Pervasive generic drug kickbacks prove Ontario’s need for pharmacare plan: NDP Health Critic

The Official Opposition Health Care critic, France Gélinas, says the pervasiveness of kickbacks from pharmaceutical companies to pharmacies — designed to push their generics over those of competitors’ — affirms Ontario’s need for universal pharmacare, a prescription drug plan that covers everyone.


This weekend, CBC’s investigative news program The Fifth Estate reported that the practice of drug companies paying pharmacies a fee to carry their generic drug products is allegedly rampant in the province, with consumers shouldering the burden of severely inflated costs. The practice is illegal in Ontario.


“A parent who needs antibiotics for a sick child, a student dealing with asthma, or someone managing diabetes — all of them are forced to pay absurdly high generic drug costs because of years of costs being driven up by successive Conservative and Liberal governments — including Kathleen Wynne and Doug Ford — governments that refused to create a universal pharmacare plan,” Gélinas said.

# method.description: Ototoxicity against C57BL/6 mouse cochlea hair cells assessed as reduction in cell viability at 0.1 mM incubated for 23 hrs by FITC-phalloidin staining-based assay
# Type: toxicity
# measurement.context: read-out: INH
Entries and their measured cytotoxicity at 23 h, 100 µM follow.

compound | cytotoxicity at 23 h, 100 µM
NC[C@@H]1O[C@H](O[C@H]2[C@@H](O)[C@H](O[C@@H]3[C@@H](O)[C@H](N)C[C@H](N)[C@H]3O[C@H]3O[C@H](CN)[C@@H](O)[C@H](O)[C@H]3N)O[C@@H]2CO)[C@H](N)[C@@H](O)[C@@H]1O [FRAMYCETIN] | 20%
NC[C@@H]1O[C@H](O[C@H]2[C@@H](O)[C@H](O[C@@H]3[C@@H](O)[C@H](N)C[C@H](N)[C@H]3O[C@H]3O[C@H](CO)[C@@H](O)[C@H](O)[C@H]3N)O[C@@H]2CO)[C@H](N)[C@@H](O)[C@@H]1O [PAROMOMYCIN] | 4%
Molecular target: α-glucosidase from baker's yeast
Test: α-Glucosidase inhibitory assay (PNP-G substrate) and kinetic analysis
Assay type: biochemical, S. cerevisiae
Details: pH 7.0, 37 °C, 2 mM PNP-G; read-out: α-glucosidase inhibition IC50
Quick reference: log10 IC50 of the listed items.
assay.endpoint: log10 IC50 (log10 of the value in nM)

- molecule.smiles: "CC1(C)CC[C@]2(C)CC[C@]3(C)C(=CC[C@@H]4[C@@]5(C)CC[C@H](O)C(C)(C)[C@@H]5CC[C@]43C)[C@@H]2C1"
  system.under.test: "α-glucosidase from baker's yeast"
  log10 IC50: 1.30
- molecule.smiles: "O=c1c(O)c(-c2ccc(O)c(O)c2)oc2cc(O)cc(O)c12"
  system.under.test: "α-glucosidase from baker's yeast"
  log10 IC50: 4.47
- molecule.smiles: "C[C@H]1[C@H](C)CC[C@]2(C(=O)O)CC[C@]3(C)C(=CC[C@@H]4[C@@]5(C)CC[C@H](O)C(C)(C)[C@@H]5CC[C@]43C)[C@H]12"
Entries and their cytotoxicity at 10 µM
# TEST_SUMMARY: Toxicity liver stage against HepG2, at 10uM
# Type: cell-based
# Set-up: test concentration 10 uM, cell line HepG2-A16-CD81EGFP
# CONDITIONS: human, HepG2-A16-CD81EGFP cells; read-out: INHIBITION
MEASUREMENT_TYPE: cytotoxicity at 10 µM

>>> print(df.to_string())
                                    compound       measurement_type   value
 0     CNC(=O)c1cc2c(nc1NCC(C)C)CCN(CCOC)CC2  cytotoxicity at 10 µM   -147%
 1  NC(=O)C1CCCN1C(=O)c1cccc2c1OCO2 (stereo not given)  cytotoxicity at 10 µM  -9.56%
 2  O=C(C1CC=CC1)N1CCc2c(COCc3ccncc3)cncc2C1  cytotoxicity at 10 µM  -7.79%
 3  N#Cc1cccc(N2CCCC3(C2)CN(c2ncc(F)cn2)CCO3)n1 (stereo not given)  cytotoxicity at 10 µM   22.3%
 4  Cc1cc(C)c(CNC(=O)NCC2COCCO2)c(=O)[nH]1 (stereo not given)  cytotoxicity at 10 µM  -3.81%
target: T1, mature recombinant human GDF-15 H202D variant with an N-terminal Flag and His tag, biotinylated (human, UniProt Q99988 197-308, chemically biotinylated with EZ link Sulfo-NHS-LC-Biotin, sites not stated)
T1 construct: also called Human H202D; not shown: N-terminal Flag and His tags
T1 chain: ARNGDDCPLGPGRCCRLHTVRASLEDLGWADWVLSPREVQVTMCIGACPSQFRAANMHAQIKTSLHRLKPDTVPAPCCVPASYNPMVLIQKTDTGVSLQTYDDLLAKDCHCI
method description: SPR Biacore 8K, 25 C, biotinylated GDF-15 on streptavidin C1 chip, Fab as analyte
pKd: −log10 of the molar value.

“Ontarians pay among the highest prices in the world for generic drugs. Wynne and Ford have stood by while drug companies and pharmacy chains profit on the backs of Ontario consumers. It’s disgusting and illegal.”


In a filmed, undercover investigation of 17 Ontario pharmacies, the Fifth Estate found that all but one of the pharmacists openly asked about the “rebate” they would get for putting a particular drug on their shelves. Several referred to a typical kickback being as high as 70 per cent of the drug’s retail cost.


“Instead of allowing the Wild West of drug pricing, under a pharmacare system, we’d have the purchasing power of 14 million Ontarians,” said Gélinas. “Pharmacare will mean lower costs, less stress and better health for people. It’ll mean no one in Ontario has to cut their pills in half to make the bottle last longer, or go without the medicine they need because they can’t afford it.”


SOURCE – The Official Opposition Health Care critic, France Gélinas

This Media Release